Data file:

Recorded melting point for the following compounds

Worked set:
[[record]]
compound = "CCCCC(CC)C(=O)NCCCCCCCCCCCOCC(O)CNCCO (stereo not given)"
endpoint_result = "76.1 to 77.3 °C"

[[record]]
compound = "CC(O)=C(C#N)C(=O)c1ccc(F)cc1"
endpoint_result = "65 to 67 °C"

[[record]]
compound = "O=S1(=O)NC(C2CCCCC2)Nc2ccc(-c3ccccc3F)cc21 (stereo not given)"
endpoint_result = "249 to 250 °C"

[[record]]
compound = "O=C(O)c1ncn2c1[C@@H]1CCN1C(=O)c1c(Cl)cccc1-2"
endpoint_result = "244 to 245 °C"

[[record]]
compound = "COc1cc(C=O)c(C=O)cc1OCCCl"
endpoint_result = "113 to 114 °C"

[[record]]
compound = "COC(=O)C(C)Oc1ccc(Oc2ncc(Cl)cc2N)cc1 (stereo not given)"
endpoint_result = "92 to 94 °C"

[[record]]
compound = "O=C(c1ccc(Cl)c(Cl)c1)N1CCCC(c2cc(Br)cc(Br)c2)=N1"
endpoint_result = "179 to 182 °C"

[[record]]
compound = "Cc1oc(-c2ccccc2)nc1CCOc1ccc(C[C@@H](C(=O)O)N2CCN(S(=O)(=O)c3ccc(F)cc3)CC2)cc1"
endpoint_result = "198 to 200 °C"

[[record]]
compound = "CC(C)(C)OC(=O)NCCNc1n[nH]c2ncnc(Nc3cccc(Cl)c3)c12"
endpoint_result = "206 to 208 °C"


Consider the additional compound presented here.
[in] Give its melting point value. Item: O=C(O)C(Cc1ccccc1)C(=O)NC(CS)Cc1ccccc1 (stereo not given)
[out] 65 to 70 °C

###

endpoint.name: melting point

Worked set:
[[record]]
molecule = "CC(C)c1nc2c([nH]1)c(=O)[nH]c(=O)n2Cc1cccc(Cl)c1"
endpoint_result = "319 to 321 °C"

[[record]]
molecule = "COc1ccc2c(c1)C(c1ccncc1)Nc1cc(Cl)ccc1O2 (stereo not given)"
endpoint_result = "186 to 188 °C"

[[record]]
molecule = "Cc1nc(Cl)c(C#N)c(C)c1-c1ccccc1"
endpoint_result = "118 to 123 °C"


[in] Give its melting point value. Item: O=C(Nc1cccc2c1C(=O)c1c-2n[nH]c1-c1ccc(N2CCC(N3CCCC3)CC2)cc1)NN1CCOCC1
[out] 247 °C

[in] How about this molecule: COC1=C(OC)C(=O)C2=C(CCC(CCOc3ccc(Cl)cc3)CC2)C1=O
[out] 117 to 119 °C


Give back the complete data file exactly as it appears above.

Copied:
Recorded melting point for the following compounds

Worked set:
[[record]]
compound = "CCCCC(CC)C(=O)NCCCCCCCCCCCOCC(O)CNCCO (stereo not given)"
endpoint_result = "76.1 to 77.3 °C"

[[record]]
compound = "CC(O)=C(C#N)C(=O)c1ccc(F)cc1"
endpoint_result = "65 to 67 °C"

[[record]]
compound = "O=S1(=O)NC(C2CCCCC2)Nc2ccc(-c3ccccc3F)cc21 (stereo not given)"
endpoint_result = "249 to 250 °C"

[[record]]
compound = "O=C(O)c1ncn2c1[C@@H]1CCN1C(=O)c1c(Cl)cccc1-2"
endpoint_result = "244 to 245 °C"

[[record]]
compound = "COc1cc(C=O)c(C=O)cc1OCCCl"
endpoint_result = "113 to 114 °C"

[[record]]
compound = "COC(=O)C(C)Oc1ccc(Oc2ncc(Cl)cc2N)cc1 (stereo not given)"
endpoint_result = "92 to 94 °C"

[[record]]
compound = "O=C(c1ccc(Cl)c(Cl)c1)N1CCCC(c2cc(Br)cc(Br)c2)=N1"
endpoint_result = "179 to 182 °C"

[[record]]
compound = "Cc1oc(-c2ccccc2)nc1CCOc1ccc(C[C@@H](C(=O)O)N2CCN(S(=O)(=O)c3ccc(F)cc3)CC2)cc1"
endpoint_result = "198 to 200 °C"

[[record]]
compound = "CC(C)(C)OC(=O)NCCNc1n[nH]c2ncnc(Nc3cccc(Cl)c3)c12"
endpoint_result = "206 to 208 °C"


Consider the additional compound presented here.
[in] Give its melting point value. Item: O=C(O)C(Cc1ccccc1)C(=O)NC(CS)Cc1ccccc1 (stereo not given)
[out] 65 to 70 °C

###

endpoint.name: melting point

Worked set:
[[record]]
molecule = "CC(C)c1nc2c([nH]1)c(=O)[nH]c(=O)n2Cc1cccc(Cl)c1"
endpoint_result = "319 to 321 °C"

[[record]]
molecule = "COc1ccc2c(c1)C(c1ccncc1)Nc1cc(Cl)ccc1O2 (stereo not given)"
endpoint_result = "186 to 188 °C"

[[record]]
molecule = "Cc1nc(Cl)c(C#N)c(C)c1-c1ccccc1"
endpoint_result = "118 to 123 °C"


[in] Give its melting point value. Item: O=C(Nc1cccc2c1C(=O)c1c-2n[nH]c1-c1ccc(N2CCC(N3CCCC3)CC2)cc1)NN1CCOCC1
[out] 247 °C

[in] How about this molecule: COC1=C(OC)C(=O)C2=C(CCC(CCOc3ccc(Cl)cc3)CC2)C1=O
[out] 117 to 119 °C